What's the Story?

Watch and learn

Discomfort Zone

by Stephanie Piper

If there is a single trait that characterizes writers, it is that they are always watching. It is a blessing and a curse, and it is the principal reason that going out to lunch with a writer is exhausting. Writers want to know why that woman at the next table jumps every time a cell phone rings and whether that toddler with the distinguished, graying-at-the-temples man is his grandchild or the fruit of a late marriage to a trophy wife. And if so, where is she? Oh, here she comes. Blonde, thin, mid-30s, carrying the designer diaper bag. Now, what is she ordering? Not a sandwich, surely. Not with that figure. Could she possibly be his daughter? No, not with the look that just passed between them.  

Writers want to know the story, and we're not talking big picture here. Never mind that most people would dismiss this obsession with detail as unhealthy curiosity. Never mind that it's not very interestingâ"at least in its present formâ"to anyone else. The story is the center, the holy ground on which writers stand. It survives when everything else is gone. And it is only discovered by watching.

Watchfulness is a blessing, because you miss nothing. And, watchfulness is a curse, because you see everything, including a lot of things you would really rather not know. Someone called it a trick of mind that you're born with, and I have come to believe that this is true. I think you can teach someone to write with clarity, just as you can teach someone to sketch passably and to play an acceptable piano sonata. I do not believe you can teach someone to watch.  

I don't know when I was first aware of watching, and listening, as if my life depended on it. I remember sitting on the stairs peering down at my parents' parties, studying the arriving guests and straining to hear the conversation from the living room. At family holiday gatherings, when the dishes were cleared away and the grownups lingered at the table, I would make myself invisible in a corner and continue my research. Who are they? , I wondered, although I knew all their names. Who are they, really ?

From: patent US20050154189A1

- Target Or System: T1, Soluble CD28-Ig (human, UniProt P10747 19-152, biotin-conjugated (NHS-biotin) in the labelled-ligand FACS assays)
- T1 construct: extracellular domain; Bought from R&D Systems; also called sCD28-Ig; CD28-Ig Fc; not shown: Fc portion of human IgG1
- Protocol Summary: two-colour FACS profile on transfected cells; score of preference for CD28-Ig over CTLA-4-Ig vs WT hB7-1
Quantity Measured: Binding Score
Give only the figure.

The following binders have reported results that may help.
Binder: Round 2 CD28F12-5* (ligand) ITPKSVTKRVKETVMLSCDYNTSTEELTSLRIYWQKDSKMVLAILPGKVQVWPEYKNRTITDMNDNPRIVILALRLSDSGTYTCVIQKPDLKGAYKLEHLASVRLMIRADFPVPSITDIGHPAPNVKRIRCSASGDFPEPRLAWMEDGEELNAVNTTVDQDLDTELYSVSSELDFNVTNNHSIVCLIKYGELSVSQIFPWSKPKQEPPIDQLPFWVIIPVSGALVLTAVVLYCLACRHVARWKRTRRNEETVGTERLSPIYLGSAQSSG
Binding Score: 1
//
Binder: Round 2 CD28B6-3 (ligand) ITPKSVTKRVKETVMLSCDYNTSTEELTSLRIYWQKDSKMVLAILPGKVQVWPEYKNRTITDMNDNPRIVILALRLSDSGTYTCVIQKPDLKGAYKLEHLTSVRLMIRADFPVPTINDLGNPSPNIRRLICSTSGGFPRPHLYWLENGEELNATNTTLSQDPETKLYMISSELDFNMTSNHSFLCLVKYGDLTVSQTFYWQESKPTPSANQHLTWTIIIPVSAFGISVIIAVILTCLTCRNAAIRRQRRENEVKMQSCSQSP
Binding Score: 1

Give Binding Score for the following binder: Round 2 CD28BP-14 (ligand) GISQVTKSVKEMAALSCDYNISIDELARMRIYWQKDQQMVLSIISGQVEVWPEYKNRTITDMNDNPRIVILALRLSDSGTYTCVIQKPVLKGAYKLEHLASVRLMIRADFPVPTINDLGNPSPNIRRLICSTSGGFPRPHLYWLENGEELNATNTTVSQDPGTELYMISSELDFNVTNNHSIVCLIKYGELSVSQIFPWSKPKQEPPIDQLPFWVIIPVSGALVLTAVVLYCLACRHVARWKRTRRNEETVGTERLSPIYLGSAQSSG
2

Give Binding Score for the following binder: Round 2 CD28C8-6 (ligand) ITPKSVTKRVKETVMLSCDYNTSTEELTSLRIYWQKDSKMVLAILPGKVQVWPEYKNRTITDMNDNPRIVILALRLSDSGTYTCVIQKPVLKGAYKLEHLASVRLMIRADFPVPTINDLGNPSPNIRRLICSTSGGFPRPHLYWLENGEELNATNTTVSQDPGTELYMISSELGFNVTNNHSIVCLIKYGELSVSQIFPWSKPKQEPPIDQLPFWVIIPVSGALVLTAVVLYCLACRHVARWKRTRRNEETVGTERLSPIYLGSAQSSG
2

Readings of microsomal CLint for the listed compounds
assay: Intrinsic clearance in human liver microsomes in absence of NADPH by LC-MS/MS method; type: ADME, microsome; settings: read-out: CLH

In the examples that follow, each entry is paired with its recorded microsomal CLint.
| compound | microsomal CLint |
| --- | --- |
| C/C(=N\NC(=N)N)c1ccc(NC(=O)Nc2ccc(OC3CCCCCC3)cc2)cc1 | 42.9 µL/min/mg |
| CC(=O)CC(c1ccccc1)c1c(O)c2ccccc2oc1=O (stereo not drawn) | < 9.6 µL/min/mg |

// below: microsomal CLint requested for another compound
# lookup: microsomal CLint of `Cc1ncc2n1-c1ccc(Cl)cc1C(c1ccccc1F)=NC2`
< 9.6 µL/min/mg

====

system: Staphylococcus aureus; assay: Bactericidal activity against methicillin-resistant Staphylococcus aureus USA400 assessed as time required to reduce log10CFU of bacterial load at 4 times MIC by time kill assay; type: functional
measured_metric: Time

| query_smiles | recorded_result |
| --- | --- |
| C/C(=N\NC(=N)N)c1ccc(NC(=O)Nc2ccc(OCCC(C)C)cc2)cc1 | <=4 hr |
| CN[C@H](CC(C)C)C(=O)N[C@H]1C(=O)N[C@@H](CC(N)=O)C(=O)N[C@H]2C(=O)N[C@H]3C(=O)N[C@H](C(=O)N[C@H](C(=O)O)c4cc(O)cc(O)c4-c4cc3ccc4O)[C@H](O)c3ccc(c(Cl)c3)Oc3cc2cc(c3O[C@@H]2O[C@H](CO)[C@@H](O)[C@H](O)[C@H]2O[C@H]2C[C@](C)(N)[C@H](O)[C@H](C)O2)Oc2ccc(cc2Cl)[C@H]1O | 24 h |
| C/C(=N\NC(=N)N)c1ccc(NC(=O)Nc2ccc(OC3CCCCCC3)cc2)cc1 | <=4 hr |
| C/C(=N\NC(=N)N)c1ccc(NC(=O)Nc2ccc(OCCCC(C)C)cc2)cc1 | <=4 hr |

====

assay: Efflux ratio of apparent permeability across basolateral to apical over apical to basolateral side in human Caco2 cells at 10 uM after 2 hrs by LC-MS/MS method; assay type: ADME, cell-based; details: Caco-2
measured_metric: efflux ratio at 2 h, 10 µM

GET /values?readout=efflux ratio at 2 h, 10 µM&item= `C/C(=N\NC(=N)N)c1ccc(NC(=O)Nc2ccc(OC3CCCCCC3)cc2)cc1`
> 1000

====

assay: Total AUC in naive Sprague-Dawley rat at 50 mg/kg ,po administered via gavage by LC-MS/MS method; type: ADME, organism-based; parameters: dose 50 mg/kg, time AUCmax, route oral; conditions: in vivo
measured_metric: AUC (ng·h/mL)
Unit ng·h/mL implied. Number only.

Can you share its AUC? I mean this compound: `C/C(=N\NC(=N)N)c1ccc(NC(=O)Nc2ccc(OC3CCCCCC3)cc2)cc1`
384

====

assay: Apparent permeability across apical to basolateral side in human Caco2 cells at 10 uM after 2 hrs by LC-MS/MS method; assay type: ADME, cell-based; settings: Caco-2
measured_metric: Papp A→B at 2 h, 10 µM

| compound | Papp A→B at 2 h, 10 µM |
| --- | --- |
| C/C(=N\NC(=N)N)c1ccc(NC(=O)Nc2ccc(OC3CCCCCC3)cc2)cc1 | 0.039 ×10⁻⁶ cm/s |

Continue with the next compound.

It is the question that lies at the heart of every story, real or imagined. It is the reason writers watch, and eventually, it is the reason they write.

I thought about watchfulness as I walked around campus on a recent graduation day. Commencement is a series of visual vignettes, living snapshots of people en route to a defining moment in their lives, black robes flapping in the May breeze. There are clusters of parents in pastel, new-for-the-occasion dresses and carefully chosen ties. There are professors in velvet-trimmed academic gowns and that Ph.D. headgear that always looks slightly goofy. Here in Knoxville, there are cellophane wrapped bouquets of orange and white tulips and everywhere, there are cameras.

The real pictures, of course, will not make it into anyone's digital archive or wall montage. The truth of the day is in its quicksilver moments, and it was one of these that caught me off guard as I sat in a cavernous auditorium and sniffled my way through â“Pomp and Circumstance.â”

He must have been 40-something, tall and grave. His rented robe fit him well, and his mortarboard was on straight, not cocked at a jaunty angle like those of his younger classmates. In addition to a degree, he had won an award. He looked astonished when his name was called, and then, as he made his way back to his seat, he examined the plaque and shook his head ever so slightly and smiled a shy and private smile. â“Imagine this,â” he seemed to say. â“Imagine me, doing this.â”

There are those who, studying the universe, conclude that God is a mathematician. I'm hopeless at math, so I prefer the view expressed in a Yiddish proverb. God created us, it states, because He loves stories.


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